Free Trade at the Crossroad

David Moberg

The collapse of World Trade Organization talks in Cancun has greatly delayed the negotiations of any new expanded trade agreement. That prospect brought moans from U.S. Trade Representative Robert Zoellick, who blamed the result on a clash between “can-do” and “won’t-do” countries. It also brought cheers from some anti-globalization groups. There is reason to cheer—but not much. With the delay comes hope that a better deal might emerge for developing countries. It also will be tougher for President George W. Bush to push through his Free Trade Agreement for the Americas when negotiations begin this November in Miami. But delaying the WTO negotiations is not likely to lead to a progressive trade agreement that will reduce inequality, favor farmers and workers, protect the environment, and build genuine popular democracy.

The WTO negotiations stalled, in part, because a bloc of 21 developing countries emerged as a new negotiating force willing to stand up to the United States and the European Union, which typically dominate the organization. The G21, along with other developing countries, resisted the agreement because the rich countries offered too little (particularly an inadequate reduction in their dumping of agricultural products at low prices on the world market) and demanded too much (especially a commitment to negotiate rules governing investment, government procurement, competition and trade facilitation).

This round of trade talks was supposed to bring more fairness to world trade. As even former International Monetary Fund Deputy Director Stanley Fischer admitted, “The world trading system is biased against developing countries.” While some developing countries, notably China, have grown rapidly over the past decade, conditions in Africa, Latin America and parts of Asia have gotten worse.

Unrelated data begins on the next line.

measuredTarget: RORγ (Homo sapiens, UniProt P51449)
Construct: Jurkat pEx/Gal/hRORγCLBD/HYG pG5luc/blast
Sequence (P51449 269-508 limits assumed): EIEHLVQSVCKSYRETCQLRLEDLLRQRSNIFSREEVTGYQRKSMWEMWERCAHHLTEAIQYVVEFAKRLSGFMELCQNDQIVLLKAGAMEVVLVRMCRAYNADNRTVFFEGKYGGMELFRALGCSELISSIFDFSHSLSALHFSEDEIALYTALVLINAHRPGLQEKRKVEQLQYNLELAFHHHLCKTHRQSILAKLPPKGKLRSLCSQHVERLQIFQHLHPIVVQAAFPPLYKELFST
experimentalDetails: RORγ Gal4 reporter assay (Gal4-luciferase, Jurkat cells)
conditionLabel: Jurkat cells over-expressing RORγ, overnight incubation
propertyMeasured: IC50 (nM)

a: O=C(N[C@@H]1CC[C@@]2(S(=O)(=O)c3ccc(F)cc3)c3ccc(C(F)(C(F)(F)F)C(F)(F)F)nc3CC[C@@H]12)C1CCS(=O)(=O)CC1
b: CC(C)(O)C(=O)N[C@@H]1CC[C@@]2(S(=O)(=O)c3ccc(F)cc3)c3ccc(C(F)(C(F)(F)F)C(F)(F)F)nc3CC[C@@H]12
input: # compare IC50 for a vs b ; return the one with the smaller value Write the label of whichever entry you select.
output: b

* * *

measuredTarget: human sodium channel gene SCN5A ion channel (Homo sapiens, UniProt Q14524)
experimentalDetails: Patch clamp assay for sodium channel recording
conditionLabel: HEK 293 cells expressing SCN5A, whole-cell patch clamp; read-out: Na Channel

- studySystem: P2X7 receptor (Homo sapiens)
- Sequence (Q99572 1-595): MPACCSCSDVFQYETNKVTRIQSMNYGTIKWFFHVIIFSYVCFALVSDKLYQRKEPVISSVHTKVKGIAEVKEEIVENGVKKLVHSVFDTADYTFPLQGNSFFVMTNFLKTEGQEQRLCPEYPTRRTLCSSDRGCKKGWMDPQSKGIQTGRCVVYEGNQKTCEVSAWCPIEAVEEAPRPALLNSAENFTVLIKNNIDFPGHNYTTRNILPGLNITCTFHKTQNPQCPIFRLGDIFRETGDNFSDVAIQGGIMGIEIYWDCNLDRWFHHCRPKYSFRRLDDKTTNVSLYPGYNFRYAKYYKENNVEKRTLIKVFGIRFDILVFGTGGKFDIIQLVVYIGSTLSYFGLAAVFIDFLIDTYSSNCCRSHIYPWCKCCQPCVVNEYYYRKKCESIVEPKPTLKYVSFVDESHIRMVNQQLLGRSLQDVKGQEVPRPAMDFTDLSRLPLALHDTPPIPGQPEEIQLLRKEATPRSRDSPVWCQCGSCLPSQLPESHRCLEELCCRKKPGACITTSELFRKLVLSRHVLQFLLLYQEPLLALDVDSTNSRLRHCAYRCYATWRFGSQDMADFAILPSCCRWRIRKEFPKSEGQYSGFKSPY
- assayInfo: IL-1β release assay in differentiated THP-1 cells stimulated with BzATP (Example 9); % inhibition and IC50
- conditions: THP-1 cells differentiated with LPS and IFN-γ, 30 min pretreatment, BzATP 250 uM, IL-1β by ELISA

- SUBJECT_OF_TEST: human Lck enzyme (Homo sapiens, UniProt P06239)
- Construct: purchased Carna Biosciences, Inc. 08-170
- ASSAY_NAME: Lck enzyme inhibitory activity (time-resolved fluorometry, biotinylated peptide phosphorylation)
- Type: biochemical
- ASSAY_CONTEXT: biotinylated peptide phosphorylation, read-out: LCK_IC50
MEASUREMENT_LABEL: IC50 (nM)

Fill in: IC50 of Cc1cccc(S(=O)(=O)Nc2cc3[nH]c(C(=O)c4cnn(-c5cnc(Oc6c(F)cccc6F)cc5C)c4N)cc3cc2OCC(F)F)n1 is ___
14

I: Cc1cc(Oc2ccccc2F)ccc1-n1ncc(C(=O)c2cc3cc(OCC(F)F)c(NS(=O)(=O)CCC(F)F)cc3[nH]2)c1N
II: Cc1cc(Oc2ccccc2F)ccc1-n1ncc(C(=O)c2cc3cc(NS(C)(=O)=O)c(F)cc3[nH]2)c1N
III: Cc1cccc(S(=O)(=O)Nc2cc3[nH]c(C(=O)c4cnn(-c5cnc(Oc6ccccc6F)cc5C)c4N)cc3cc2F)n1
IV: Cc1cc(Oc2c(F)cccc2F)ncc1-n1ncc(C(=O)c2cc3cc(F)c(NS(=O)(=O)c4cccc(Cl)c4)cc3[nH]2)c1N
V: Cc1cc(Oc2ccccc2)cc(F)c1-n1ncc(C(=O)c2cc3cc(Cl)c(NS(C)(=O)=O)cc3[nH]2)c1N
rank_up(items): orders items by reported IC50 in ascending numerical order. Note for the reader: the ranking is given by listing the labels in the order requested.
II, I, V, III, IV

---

Often the successful countries, like China, have prospered by violating the free trade doctrines of the “Washington consensus”—financial openness, privatization, government austerity and low tariffs—that some of the less successful countries have followed more rigorously. Tanzanian Minister of Industry and Trade caught the mood of the dissidents when he asked, “Do you want us to continue with a multilateral system that does nothing for us?”

At Cancun the United States ignored the demand from four small African countries to stop dumping subsidized cotton on the world market—a practice that depressed the cotton prices their poor farmers are dependent on. According to Oxfam, the United States spends twice as much on its harmful subsidies for cotton exports, mainly for a small number of wealthy Southern farmers, than on aid to sub-Saharan Africa.

Yet simply attacking subsidies for European and American farmers misses the mark. The agricultural systems of rich countries can be reformed both to support reasonable incomes for small farmers and to stop the dumping that undermines world markets. Likewise, encouraging agricultural exports from some developing countries might help them earn hard currencies. But the winners, even in a country like Brazil with its progressive leader, Lula, are likely to be big soybean farmers on former rainforest land and agribusiness corporations employing child laborers in orange groves—not the poor and landless peasants of a group like Movimiento Sin Tierra.

Critics of the WTO may be happy that the G21 blocked the rich countries, but are the leaders of these countries really a progressive force or are they simply reflecting the interests of their own elites, much as United States trade representatives represent American multinational corporate interests? Will the G21, for example, fight for labor rights in a global economy when two of its members are Colombia, where more trade unionists are killed each year than in any other nation, and China, where all worker organizing outside the state-controlled union is ruthlessly quashed?

Ultimately, a comprehensive development strategy must expand the social rights and power of the majority of people in each country. To take advantage of the opening at Cancun, it is more important than ever for the labor and environmental movements to forge political ties with progressive forces in developing countries.

David Moberg, a senior editor of In These Times, has been on the staff of the magazine since it began publishing in 1976. Before joining In These Times, he completed his work for a Ph.D. in anthropology at the University of Chicago and worked for Newsweek. He has received fellowships from the John D. and Catherine T. MacArthur Foundation and the Nation Institute for research on the new global economy.

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